“I don’t see where the separation-of-power argument that you’re making exists,” Chutkan said as she grilled Trump attorney Justin Clark.
Chutkan’s commentary suggests she’s likely to rule against Trump’s effort to stop the National Archives from furnishing the records to Congress, a crucial milestone as the Jan. 6 committee seeks greater insight into Trump’s effort to overturn the 2020 election. Though Chutkan didn’t rule immediately, she vowed to issue a decision “expeditiously,” noting that the National Archives intends to provide the documents to lawmakers by Nov. 12.
But Chutkan also indicated that she had concerns about how broad the Jan. 6 committee’s request for Trump’s records were. Some documents they’re seeking, she noted, included polling data and records as far back as April 2020.
“There’s almost no limit to what you could be seeking,” Chutkan said.
Still, Chutkan reserved her toughest questions for Trump’s team, repeatedly suggesting that the history of executive privilege — from laws to court rulings — failed to support their argument that Trump could assert it in this case.
The Jan. 6 committee has asked the National Archives for extensive records of Trump’s decisions and contacts in the months leading up to the Jan. 6 insurrection, as well as about his effort to enlist the Justice Department to try to overturn the 2020 election results. Citing the unprecedented nature of the attack on the Capitol, President Joe Biden agreed that he would not assert privilege over any of the records in the committee’s early requests.
Trump filed suit last month, arguing that former presidents have the power to assert executive privilege over their White House records, even if the current president disagrees.
Chutkan, though, repeatedly poked holes in this argument. Executive privilege is meant to protect the office of the presidency itself, she noted, not the occupant — particularly after leaving office.
“The person best able to determine whether there’s an executive privilege is the current executive,” she said.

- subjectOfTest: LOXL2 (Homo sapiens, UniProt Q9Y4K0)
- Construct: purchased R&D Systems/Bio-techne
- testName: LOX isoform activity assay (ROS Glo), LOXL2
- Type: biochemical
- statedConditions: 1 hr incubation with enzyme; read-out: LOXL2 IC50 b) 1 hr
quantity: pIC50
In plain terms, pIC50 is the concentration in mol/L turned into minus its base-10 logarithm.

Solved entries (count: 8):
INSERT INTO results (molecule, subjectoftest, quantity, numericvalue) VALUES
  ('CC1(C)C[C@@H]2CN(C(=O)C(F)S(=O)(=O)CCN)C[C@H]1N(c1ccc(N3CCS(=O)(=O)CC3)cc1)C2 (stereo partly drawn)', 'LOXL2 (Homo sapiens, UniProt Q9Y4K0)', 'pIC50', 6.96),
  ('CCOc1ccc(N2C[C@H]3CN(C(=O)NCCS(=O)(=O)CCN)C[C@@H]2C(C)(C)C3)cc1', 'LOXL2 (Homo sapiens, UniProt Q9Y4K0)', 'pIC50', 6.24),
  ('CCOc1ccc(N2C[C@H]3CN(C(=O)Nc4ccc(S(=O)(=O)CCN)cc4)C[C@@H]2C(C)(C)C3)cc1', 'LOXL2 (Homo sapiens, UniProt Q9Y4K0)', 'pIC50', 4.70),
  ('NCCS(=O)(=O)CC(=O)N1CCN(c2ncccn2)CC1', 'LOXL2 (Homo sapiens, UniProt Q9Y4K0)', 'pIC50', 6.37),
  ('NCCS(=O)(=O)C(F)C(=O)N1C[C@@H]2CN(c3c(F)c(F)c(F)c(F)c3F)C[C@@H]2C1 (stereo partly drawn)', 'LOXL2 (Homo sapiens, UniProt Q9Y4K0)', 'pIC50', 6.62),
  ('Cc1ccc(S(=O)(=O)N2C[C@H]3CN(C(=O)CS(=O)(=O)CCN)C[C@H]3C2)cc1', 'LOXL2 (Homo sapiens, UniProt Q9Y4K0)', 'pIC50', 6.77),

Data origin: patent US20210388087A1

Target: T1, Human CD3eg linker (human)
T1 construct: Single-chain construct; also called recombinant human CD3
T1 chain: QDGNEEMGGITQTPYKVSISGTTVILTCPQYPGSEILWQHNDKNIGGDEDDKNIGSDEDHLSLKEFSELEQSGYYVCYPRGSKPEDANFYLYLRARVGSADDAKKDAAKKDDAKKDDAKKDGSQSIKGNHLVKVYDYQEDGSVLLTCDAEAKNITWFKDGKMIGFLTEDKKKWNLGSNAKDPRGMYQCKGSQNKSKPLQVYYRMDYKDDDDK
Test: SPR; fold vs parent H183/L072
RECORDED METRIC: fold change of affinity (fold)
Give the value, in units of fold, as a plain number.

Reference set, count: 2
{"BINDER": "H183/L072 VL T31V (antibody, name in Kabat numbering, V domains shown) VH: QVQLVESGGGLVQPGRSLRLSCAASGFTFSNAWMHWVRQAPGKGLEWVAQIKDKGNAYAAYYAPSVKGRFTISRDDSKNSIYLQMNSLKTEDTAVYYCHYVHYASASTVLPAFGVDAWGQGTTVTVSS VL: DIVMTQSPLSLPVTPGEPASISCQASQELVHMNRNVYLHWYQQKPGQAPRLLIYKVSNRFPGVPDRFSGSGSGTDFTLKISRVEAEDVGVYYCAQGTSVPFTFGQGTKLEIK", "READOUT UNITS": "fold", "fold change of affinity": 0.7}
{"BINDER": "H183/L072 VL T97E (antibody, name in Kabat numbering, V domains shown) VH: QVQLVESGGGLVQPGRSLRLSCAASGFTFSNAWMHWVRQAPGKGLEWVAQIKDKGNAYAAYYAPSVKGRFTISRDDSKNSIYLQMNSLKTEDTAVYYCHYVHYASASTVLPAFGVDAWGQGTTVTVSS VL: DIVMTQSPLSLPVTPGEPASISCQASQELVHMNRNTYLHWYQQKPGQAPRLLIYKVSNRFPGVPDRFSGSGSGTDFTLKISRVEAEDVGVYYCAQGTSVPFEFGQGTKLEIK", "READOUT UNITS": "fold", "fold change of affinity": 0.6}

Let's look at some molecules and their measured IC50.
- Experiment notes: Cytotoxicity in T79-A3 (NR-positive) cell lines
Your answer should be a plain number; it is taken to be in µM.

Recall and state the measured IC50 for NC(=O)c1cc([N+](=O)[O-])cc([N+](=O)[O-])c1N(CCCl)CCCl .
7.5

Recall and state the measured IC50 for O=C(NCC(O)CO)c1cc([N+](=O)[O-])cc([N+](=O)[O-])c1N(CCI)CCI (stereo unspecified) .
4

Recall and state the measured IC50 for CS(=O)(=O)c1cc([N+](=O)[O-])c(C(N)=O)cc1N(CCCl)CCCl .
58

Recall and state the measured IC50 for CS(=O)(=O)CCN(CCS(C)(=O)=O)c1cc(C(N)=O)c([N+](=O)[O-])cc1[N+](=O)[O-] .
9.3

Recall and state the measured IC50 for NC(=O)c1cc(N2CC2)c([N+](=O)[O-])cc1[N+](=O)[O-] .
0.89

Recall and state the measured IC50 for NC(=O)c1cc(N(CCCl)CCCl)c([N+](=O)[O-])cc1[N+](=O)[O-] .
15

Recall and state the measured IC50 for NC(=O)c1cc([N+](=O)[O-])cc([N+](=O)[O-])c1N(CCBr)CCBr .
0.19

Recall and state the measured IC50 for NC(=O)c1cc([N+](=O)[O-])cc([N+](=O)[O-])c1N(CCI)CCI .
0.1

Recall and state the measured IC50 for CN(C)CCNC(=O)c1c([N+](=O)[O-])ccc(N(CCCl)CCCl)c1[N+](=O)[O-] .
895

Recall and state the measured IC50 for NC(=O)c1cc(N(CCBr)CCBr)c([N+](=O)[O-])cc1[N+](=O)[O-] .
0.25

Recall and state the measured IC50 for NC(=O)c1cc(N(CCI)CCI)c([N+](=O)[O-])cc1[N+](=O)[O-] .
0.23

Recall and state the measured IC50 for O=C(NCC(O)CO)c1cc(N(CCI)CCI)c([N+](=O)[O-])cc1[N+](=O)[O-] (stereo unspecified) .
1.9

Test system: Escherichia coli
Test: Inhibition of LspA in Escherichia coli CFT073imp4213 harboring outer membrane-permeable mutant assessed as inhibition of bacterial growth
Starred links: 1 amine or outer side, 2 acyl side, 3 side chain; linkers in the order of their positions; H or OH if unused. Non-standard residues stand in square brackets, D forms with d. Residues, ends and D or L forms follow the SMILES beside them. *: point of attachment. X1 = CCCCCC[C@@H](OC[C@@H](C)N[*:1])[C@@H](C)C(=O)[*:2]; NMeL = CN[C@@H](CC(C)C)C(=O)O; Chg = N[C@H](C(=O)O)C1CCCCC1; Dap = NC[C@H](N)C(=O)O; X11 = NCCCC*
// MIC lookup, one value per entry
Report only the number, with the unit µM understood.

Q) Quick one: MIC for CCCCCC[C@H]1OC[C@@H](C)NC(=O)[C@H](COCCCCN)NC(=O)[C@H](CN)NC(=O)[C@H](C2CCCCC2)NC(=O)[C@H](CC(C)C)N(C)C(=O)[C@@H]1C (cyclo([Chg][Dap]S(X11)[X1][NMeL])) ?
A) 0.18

Chutkan also pressed House counsel Doug Letter to articulate the committee’s need for Trump’s records months before the election. Letter called the Jan. 6 committee’s probe “one of the most important congressional investigations in the history of our nation.”
Letter said the committee extended its request back to April because that’s when Trump began sowing distrust in the election system. He said seeing records about polling that might have circulated around the White House at that time could underscore Trump’s motive for stoking false voter fraud fears. He also wants to see whether those records connect with any efforts by Trump to prime others — allies in Congress, political activists and pro-Trump militia groups — to amplify his false claims.
Letter agreed that the committee’s request for records was “broad” but that the scope of the inquiry was “for Congress to decide” and not for a court to supervise, particularly in a case in which the sitting president agrees.
“If we’re wasting the taxpayers’ money, President Trump can argue about that,” he said. “That’s not an issue for this court.”
Letter described a litany of legislation that the committee might pursue depending on the results of its probe, noting that one facet of the investigation is whether Trump was “fomenting this attack on Congress.”
“What did the president know and when did he know it?” Chutkan replied.
“That is absolutely essential to this inquiry,” Letter said.
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